Chicago Sun-Times - - WEATHER - BY FRANK STE­WART

Another let­ter ar­rived from the So­ci­ety of Fi­nessers — they are noth­ing if not per­sis­tent — com­plain­ing that fi­nesses never win in my col­umn deals.

“Sir: We must again protest your dis­dain for the fi­nesse, an hon­or­able tech­nique that wins fully half the time, ex­cept when you write about it.”

Gentle­men, let me give you some­thing else to com­plain about.

At four hearts, South takes the ace of spades, cashes the ace of trumps and fi­nesses with his jack, los­ing. South wins the next spade, comes to his ace of di­a­monds, draws trumps and leads a di­a­mond to dummy’s ten. East pro­duces the queen and cashes a spade and a club for down one.

“Two fi­nesses lose,” the So­ci­ety grum­bles.

Time: Af­ter South wins the first spade, he should take the A-K of trumps, gain­ing time. He con­tin­ues with the A-K of di­a­monds and leads the jack.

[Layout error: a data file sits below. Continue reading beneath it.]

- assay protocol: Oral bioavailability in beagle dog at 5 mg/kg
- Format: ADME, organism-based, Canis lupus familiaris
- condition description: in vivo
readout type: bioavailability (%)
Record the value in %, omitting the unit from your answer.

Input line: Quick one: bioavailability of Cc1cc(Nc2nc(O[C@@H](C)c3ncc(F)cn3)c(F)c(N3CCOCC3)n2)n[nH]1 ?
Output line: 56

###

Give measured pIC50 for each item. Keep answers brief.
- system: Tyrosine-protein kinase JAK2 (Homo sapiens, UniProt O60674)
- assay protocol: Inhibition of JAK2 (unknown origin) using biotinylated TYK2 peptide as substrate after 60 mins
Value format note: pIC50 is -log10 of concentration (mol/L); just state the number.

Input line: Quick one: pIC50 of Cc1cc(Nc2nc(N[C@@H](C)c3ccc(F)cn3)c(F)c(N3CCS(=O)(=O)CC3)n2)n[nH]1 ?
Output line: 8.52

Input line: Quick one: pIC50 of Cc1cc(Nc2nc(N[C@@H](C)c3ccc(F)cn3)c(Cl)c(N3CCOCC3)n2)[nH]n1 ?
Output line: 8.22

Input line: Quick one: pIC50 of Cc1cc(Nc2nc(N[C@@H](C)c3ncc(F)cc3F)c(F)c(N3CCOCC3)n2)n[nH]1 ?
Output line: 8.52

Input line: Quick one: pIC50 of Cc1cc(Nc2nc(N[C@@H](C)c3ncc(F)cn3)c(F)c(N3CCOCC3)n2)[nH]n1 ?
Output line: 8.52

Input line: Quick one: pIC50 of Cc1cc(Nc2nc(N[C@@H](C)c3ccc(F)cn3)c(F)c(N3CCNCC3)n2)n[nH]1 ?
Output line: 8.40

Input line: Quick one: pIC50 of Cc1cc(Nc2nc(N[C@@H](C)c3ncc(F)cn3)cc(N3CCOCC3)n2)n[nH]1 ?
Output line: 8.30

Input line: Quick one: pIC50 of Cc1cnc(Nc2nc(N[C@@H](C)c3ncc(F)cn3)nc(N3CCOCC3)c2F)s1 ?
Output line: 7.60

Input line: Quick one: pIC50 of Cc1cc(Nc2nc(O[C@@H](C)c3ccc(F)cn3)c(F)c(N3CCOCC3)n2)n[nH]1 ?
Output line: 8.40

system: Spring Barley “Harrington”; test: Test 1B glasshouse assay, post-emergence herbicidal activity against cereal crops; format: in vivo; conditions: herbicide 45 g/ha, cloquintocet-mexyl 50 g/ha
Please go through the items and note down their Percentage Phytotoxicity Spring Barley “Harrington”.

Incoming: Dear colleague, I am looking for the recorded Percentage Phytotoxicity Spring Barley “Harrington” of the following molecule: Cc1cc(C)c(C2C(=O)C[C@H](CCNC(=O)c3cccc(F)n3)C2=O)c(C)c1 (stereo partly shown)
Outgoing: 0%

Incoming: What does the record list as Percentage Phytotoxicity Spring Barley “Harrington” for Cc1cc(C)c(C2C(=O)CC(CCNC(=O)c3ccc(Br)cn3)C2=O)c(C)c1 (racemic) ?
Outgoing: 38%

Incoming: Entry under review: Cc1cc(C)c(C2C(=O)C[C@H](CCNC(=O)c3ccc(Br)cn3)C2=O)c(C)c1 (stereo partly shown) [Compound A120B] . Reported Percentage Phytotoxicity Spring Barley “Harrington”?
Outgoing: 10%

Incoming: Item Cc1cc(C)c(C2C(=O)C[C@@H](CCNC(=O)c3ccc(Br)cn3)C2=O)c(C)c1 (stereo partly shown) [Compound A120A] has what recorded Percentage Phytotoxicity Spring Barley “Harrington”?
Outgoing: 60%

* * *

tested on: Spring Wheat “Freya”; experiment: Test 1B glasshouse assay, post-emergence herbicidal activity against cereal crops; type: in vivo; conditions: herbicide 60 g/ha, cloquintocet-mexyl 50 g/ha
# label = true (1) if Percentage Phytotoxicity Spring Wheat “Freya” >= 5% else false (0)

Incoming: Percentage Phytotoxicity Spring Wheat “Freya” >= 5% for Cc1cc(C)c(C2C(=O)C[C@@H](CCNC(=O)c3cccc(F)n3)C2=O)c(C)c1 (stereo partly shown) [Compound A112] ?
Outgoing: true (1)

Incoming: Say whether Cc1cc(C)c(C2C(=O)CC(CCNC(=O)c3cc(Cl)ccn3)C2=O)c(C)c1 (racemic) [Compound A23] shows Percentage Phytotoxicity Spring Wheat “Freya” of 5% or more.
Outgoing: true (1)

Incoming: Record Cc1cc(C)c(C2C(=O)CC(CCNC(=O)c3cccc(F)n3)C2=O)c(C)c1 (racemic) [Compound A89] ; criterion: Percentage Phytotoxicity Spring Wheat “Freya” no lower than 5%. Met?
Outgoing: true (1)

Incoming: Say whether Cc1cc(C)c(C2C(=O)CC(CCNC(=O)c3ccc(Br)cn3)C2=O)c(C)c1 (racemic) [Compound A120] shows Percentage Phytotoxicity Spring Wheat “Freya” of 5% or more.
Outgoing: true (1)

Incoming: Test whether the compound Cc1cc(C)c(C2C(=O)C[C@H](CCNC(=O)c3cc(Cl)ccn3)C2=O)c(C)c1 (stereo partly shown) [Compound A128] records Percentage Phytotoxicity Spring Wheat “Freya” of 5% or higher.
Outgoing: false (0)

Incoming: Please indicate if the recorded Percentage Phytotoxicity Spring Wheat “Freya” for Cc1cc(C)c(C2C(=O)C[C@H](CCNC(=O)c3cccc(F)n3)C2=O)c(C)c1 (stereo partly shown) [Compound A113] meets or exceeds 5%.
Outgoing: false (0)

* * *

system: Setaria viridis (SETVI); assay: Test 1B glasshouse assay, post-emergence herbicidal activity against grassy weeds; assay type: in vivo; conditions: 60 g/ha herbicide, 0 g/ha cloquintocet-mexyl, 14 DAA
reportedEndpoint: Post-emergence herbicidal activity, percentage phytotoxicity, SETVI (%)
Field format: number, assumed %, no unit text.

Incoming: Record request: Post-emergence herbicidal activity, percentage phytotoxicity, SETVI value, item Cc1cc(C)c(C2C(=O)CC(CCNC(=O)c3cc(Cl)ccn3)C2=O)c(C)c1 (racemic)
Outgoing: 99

East wins and re­turns a spade to dummy, but South dis­cards his spade loser on the ten of di­a­monds. He makes his game with­out tak­ing a fi­nesse.

Daily ques­tion You hold: ♠ 542 ♥ KJ10952 ♦ A72 ♣ 10. You open two hearts (weak), and your part­ner re­sponds 2NT. The op­po­nents pass. What do you say?

An­swer: In every prac­ticed part­ner­ship, part­ner’s 2NT is an ar­ti­fi­cial in­quiry. Part­ner­ships use dif­fer­ent re­bid­ding schemes, some more com­pli­cated than oth­ers. A com­mon and sim­ple treat­ment is for opener to show a side-suit fea­ture — and ace or king — if he has one. If that is your agree­ment, bid three di­a­monds. North dealer

N-S vul­ner­a­ble

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